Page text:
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Medicine & Science in Sports & Exercise:
APPLIED SCIENCES: Physical Fitness and Performance

Influence of cycling cadence on subsequent running performance in triathletes

VERCRUYSSEN, FABRICE; BRISSWALTER, JEANICK; HAUSSWIRTH, CHRISTOPHE; BERNARD, THIERRY; BERNARD, OLIVIER; VALLIER, JEAN-MARC

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Abstract

VERCRUYSSEN, F., J. BRISSWALTER, C. HAUSSWIRTH, T. BERNARD, O. BERNARD, and J-M. VALLIER. Influence of cycling cadence on subsequent running performance in triathletes. Med. Sci. Sports Exerc., Vol. 34, No. 3, pp. 530–536, 2002.

Purpose: The purpose of this study was to investigate the influence of different cycling cadences on metabolic and kinematic parameters during subsequent running.

Methods: Eight triathletes performed two incremental tests (running and cycling) to determine maximal oxygen uptake (V̇O2max) and ventilatory threshold (VT) values, a cycling test to assess the energetically optimal cadence (EOC), three cycle-run succession sessions (C-R, 30-min cycle + 15-min run), and one 45-min isolated run (IR). EOC, C-R, and IR sessions were realized at an intensity corresponding to VT + 5%. During the cycling bouts of C-R sessions, subjects had to maintain one of the three pedaling cadences corresponding to the EOC (72.5 ± 4.6 rpm), the freely chosen cadence (FCC; 81.2 ± 7.2 rpm), and the theoretical mechanical optimal cadence (MOC, 90 rpm; Neptune and Hull, 1999).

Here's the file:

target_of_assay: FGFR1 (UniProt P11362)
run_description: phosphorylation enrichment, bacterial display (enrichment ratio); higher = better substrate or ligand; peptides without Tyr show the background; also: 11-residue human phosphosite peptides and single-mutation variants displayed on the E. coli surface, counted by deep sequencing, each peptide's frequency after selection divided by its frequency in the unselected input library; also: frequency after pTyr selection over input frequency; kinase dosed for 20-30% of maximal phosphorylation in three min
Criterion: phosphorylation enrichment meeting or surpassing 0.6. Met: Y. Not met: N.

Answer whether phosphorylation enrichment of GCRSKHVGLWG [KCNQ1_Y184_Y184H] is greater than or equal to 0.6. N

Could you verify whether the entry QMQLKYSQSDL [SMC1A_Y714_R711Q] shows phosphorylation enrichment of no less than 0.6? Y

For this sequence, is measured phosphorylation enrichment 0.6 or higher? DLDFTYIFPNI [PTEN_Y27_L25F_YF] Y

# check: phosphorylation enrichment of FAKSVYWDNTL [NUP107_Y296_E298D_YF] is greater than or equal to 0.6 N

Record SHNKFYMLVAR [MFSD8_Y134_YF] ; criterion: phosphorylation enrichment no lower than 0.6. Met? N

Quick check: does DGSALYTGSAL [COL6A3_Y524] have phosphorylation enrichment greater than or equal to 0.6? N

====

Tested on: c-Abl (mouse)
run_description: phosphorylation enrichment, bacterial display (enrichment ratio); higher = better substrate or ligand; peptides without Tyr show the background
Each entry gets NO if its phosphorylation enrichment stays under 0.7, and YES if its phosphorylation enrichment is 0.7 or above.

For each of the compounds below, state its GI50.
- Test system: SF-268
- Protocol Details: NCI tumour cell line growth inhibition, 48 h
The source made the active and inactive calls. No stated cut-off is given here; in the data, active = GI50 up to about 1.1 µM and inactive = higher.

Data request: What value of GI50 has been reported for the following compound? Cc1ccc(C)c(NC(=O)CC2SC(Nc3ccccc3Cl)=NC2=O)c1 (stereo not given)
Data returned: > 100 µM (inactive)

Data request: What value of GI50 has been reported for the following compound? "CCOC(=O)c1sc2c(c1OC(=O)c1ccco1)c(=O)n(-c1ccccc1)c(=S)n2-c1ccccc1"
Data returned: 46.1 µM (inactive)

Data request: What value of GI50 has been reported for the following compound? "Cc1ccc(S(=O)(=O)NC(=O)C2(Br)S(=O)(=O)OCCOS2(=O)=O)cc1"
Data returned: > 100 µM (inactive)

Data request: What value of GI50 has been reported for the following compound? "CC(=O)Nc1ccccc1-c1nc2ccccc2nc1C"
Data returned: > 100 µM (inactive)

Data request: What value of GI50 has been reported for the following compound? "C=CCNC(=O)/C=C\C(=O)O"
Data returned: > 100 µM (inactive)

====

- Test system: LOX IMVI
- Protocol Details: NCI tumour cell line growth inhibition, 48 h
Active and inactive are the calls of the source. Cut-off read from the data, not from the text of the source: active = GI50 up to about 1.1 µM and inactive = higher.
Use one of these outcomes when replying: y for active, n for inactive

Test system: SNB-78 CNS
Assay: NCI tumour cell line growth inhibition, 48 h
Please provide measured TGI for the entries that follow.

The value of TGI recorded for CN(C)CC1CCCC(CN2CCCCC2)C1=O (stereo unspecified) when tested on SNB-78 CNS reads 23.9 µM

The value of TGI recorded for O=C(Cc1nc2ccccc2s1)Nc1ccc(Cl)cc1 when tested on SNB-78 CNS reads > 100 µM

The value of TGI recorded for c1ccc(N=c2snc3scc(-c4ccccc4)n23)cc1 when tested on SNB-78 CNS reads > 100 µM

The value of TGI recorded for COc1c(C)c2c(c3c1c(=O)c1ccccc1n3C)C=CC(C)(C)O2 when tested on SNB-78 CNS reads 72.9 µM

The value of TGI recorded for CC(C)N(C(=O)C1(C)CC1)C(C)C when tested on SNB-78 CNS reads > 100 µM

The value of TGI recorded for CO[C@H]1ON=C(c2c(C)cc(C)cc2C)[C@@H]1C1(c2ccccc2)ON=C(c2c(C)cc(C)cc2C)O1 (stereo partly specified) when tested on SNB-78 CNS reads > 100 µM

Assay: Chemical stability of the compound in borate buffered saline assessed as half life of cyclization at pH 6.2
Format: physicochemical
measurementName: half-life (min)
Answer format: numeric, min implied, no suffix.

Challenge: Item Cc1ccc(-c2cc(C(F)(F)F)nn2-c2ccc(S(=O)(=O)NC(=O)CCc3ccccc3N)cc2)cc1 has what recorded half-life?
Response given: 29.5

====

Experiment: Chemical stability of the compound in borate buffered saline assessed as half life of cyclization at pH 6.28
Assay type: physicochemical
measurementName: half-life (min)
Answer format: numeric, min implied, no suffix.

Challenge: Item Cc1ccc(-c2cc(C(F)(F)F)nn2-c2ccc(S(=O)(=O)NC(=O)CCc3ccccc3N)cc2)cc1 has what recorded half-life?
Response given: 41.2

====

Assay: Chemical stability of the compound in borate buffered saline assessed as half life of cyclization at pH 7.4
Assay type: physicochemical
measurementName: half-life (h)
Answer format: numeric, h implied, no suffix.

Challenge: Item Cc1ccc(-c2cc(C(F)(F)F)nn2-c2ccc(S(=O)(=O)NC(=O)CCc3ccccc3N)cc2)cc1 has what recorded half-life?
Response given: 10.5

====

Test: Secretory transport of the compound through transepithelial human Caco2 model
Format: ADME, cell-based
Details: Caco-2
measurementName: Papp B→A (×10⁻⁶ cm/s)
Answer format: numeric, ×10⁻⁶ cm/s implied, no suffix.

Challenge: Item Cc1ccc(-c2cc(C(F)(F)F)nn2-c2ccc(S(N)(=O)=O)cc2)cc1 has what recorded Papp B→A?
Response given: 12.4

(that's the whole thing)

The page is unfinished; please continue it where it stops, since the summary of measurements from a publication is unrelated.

Results: Oxygen uptake (V̇O2) increased during the 30-min cycling only at MOC (+12.0%) and FCC (+10.4%). During the running periods of C-R sessions, V̇O2, minute ventilation, and stride-rate values were significantly higher than during the IR session (respectively, +11.7%, +15.7%, and +7.2%). Furthermore, a significant effect of cycling cadence was found on V̇O2 variability during the 15-min subsequent run only for MOC (+4.1%) and FCC (+3.6%).

Conclusion: The highest cycling cadences (MOC, FCC) contribute to an increase in energy cost during cycling and the appearance of a V̇O2 slow component during subsequent running, whereas cycling at EOC leads to a stability in energy cost of locomotion with exercise duration. Several hypotheses are proposed to explain these results such as changes in fiber recruitment or hemodynamic modifications during prolonged exercise.

©2002The American College of Sports Medicine

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